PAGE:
I’ve tried a lot of different techniques, but nothing seems to work. The memories are too strong and the images too vivid. Solitude may be great for yoga, or the life of a monk, but for me it usually leads to an unwanted barrage of haunting flashbacks from my past. They arrive unannounced and show no mercy. The ability to control them doesn’t exist.
The images appear…
My parents are lying on the floor. The clerk’s body is slumped over the counter. Everyone around me is dead. There’s blood everywhere and it’s inching towards me, like a river of death spreading over a flood plain.
The store is cold…like a freezer, a vault containing nothing but unimaginable pain. My eyes are open so wide, they burn. Every attempt to close them fails. I want to look away, but it feels as though someone is holding my head in a vice, forcing me to gaze at the image for all eternity…allowing the horror to sear a permanent place in the region of my brain created to torment and torture.
I’m telling myself to run. Every instinct I own tells me to get the hell out before Lucifer, himself, arrives. But I can’t move. All I can do is stand here…paralyzed, waiting for my own end.
The flashback is interrupted by an image in the crosshairs of my scope. Beads of sweat trickle down my forehead. I noticed a slight tremble in my right hand–my shooting hand–as I adjust my scope two clicks to the left. At this distance the wind, the elevation, gravity, even the curvature of the Earth has to be factored into the shot. The final adjustments bring the blurred image into crystal clear focus.
It’s the general. His soul is mine for the taking. The waiting game is over.
It’s time to take the shot.
I whispered into my headset, “Charlie Bravo Six to base, I’m in position and I have a shot. Are we good to go?”
“Roger that Charlie Bravo Six. You’re cleared to engage.”
The moment of truth has arrived. In a few seconds I’m going to take this man’s life. This is what I’ve been trained to do. It’s my job–my duty.
I think, I should feel something, shouldn’t I? A normal person, a sane person would feel something. I don’t. My training shields me from feelings of guilt or sympathy.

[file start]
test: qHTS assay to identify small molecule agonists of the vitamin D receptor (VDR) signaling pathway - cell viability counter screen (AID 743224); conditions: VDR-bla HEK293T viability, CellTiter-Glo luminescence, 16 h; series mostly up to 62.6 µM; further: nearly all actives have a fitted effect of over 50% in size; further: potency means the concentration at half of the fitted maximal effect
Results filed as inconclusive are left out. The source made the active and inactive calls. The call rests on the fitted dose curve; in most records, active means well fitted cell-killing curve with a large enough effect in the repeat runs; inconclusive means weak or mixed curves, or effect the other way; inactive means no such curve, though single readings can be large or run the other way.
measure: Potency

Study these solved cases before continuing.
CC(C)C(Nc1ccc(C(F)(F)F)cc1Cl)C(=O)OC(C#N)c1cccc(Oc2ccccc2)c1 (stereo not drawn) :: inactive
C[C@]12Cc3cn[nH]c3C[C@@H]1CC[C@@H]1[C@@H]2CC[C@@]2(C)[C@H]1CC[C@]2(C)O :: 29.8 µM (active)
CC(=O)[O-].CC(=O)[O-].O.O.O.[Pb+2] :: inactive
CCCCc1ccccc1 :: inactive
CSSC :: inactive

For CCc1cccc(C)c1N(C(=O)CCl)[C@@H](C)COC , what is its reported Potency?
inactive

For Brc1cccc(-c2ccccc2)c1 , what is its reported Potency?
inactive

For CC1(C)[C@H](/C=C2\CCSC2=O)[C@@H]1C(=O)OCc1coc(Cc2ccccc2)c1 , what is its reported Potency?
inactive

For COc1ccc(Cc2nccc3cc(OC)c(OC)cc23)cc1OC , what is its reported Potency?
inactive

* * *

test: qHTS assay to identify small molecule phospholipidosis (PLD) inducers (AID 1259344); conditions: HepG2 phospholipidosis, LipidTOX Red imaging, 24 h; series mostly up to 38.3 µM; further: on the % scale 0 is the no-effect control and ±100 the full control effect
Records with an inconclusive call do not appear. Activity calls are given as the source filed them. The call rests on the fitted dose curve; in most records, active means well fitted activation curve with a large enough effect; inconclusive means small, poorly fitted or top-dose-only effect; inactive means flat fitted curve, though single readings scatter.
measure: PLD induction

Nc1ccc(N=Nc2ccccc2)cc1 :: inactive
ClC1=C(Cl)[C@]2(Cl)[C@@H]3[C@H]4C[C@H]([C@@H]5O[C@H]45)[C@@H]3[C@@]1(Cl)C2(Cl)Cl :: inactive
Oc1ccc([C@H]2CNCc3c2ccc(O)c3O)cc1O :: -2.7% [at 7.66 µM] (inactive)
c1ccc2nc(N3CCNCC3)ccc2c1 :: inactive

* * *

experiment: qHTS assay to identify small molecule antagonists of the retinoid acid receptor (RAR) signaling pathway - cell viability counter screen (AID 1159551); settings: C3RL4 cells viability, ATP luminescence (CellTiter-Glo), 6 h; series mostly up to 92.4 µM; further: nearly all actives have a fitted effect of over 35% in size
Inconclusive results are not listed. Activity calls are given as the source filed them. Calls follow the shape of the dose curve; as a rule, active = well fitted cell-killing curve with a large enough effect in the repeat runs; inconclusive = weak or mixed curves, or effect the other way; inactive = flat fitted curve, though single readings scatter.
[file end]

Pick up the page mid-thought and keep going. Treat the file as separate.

Then again, why should I feel something? My target isn’t a normal man. He’s pure evil.
Serbian General Orlov Stravensky is a cold-blooded mass murderer of men, women and children. He uses war as a façade, hiding behind his speeches, screaming that the battles are for justice, while what they’re really for is ethnic cleansing. It’s time for his reign of terror to end. He has no idea the last few seconds of his life are ticking away. Guilt is not necessary here, and I’ll save my sympathy for the thousands of innocent civilians he executed over the last two years.
The adrenaline builds. The trembling has stopped. My finger caresses the trigger with a gentle, almost erotic stroke. The rifle and I are one. A soft squeeze on the trigger sends the high-powered projectile to its intended target nearly a mile in the distance.
In an instant, the back of the general’s head explodes like a soft melon. Brain matter and pieces of skull splatter the officers standing around him. The soft point, fifty-caliber round arrived unannounced. No one heard a thing. But his comrades will remember this day: one minute they were conversing with their beloved general, the next, a shower of his blood rained down upon them.
It’s time to get the hell out of here.
The diversionary explosions send the startled officers running in all directions. The ensuing confusion will provide me with enough time to reach the extraction point. Running double-time through the forest, I call my operations base to confirm the mission is a success.
“Charlie Bravo Six to base. The target is down.”
“Say again, Charlie Bravo Six; say again.”
“The target is down. The general is dead.”
“Roger that. The bird is waiting.”
I spotted the chopper hovering a few feet above the ground in a clearing about a half mile ahead. The downdraft of the blades sent waves of air rolling through the thick, wild grass. The muscular arm of one of my Special Forces brothers was waiting to hoist me into the chopper as I approached in a full sprint. Within a matter of seconds we were high above the forest and headed back to base. The escape signaled the completion of a long and difficult mission. I knew the colonel would be pleased. Now, I could relax.
As the black ops chopper whisked me away, the scene below became surreal. The fog of war faded into a beautiful, panoramic view of a tranquil forest. From up here, it reminded me of the hunting trips I used to go on with my uncles in the Ohio Valley. We’d sit for hours in our camouflaged cover waiting for deer to make an appearance.
My targets now are very different, and sometimes they shoot back.
I reported for my debriefing at 0600 the following morning. Colonel “Jake” Jackson sat behind his desk—back straight, chin raised, the look of absolute power that came with believing in his country was etched firmly in his eyes.
“Outstanding job, Sergeant,” the colonel’s voice rang out loud and clear as he shouted his words through a thick cloud of cigar smoke. “My intelligence officer tells me the Serbian’s think a Bosnian Sniper killed the general. Vegas, you’re a goddamn genius, son. You did a great service for humanity today. Too bad no one will know about it.”